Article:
July 16, 2015
Dodd-Frank and Mortgage Reform at Five
The Department of Treasury has issued a report, Dodd-Frank at Five Years: Reforming Wall Street and Protecting Main Street. The report is clearly a political document, trumpeting the achievements of the Obama Administration. It is interesting nonetheless. It opens,
When President Obama took office in January 2009, the U.S. economy was in crisis. The nation was shedding more than 750,000 jobs per month, and confidence in our financial system had been shaken to its core. The worst financial crisis since the Great Depression exposed a toxic mix of excessive risk-taking, shoddy lending practices, inadequate capital levels, unstable funding, and weaknesses in regulatory oversight. A collapsing financial system choked off credit to consumers seeking to purchase a car, a home, groceries, or to finance an education. Nearly 9 million Americans lost their jobs, and over 5 million lost their homes. Nearly $13 trillion of families’ wealth was destroyed, wiping out almost two decades of gains.
In response to the crisis, the Administration released a proposed set of reforms in June 2009. Congress held numerous hearings and crafted legislation based on the Administration’s proposal, incorporating ideas from both Republicans and Democrats throughout the process. On July 21, 2010, President Obama signed the Dodd-Frank Wall Street Reform and Consumer Protection Act into law, a historic and comprehensive set of financial reforms, which put in place critical new protections for consumers, investors, and taxpayers. Five years later—as a result of Dodd-Frank and other Wall Street reforms—our financial system is stronger, safer, more resilient, and more supportive of sustainable economic growth. Regulators also have better tools to deal with financial shocks when they occur, to protect Main Street and taxpayers from Wall Street recklessness.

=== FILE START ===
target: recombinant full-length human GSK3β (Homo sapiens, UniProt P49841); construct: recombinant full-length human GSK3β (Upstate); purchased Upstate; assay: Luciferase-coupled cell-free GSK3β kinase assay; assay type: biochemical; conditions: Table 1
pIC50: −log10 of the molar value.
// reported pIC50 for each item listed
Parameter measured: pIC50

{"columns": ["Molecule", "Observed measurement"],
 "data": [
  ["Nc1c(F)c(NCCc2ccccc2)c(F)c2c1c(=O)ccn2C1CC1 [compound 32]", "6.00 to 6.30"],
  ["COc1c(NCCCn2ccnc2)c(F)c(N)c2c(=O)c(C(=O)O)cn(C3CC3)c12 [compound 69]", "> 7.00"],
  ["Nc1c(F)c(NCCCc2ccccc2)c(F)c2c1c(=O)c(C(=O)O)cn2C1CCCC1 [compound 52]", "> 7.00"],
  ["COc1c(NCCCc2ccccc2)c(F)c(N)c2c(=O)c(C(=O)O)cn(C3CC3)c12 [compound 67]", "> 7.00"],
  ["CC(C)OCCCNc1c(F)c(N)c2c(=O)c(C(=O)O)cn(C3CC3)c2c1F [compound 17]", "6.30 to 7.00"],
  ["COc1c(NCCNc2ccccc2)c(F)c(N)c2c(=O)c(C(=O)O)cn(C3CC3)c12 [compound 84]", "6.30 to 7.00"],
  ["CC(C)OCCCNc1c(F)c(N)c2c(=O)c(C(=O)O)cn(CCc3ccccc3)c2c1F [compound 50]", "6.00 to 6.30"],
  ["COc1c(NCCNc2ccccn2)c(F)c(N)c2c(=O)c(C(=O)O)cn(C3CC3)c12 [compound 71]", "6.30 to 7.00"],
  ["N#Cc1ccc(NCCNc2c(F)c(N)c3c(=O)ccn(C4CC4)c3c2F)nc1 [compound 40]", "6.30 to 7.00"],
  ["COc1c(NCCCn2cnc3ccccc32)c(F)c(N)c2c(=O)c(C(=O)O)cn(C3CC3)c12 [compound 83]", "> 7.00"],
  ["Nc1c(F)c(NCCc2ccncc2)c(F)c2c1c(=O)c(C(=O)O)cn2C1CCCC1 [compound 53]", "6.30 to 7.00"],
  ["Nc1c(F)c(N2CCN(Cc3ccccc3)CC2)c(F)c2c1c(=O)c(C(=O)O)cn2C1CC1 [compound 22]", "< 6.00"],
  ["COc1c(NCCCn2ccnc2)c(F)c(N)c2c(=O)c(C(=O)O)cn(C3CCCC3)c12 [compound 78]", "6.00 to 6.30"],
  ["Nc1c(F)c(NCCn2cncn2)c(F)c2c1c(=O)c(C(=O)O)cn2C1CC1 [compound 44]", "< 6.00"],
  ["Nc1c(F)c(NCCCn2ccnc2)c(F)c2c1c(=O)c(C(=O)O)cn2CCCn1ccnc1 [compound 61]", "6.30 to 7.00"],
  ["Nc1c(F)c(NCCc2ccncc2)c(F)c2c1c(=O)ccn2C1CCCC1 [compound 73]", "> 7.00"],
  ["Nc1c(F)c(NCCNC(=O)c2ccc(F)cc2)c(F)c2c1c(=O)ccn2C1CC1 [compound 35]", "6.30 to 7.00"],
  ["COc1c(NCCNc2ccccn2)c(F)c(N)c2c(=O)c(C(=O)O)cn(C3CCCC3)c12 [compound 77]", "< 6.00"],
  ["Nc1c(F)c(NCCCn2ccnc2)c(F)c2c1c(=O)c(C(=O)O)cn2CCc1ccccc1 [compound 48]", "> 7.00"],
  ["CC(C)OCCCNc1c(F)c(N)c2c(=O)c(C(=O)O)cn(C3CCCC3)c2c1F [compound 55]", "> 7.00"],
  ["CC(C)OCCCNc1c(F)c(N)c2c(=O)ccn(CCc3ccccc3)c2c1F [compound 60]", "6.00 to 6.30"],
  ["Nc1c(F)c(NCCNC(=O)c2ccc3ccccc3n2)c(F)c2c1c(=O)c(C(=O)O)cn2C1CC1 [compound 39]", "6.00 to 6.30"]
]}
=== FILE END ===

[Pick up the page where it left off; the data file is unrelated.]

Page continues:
Critics of reform have claimed that Wall Street Reform would deter lending and choke off the recovery. But, today it is clear that the opposite is true. Reform has served as a building block for economic growth, providing Americans with safe places to invest their savings and enabling banks to lend to individuals, businesses, and communities. Only a financial system strong enough to withstand a major financial shock is capable of promoting sustainable economic growth. Five years after the President signed Wall Street Reform into law, nearly all of the major elements of financial reform are in place. Today, our financial system is safer and stronger as a result of these hard-won reforms, and our economy is in a far better position to continue growing and creating jobs. (1)
I was struck by the fact that the report does not address the biggest financial reform failure of the last five years, the lack of reform of the housing finance system. Fannie and Freddie remain in conservatorship, putting the housing finance system at risk of another crisis.
I was also struck by the following passage:
In the run-up to the financial crisis, abusive lending practices and unclear underwriting standards resulted in risky mortgages which hurt consumers and ultimately threatened financial stability. Wall Street Reform bans many of the abusive practices in mortgage markets that helped cause the crisis, and requires lenders to determine that borrowers can repay their loans. (2)
My recollection from academic conferences over the course of the last six or seven years is that many leading academics denied the link between abusive lending practices and systemic risk. It seemed pretty clear to me, but I was in the minority on that one. I am glad to see that at least the Treasury agrees with me.| Permalink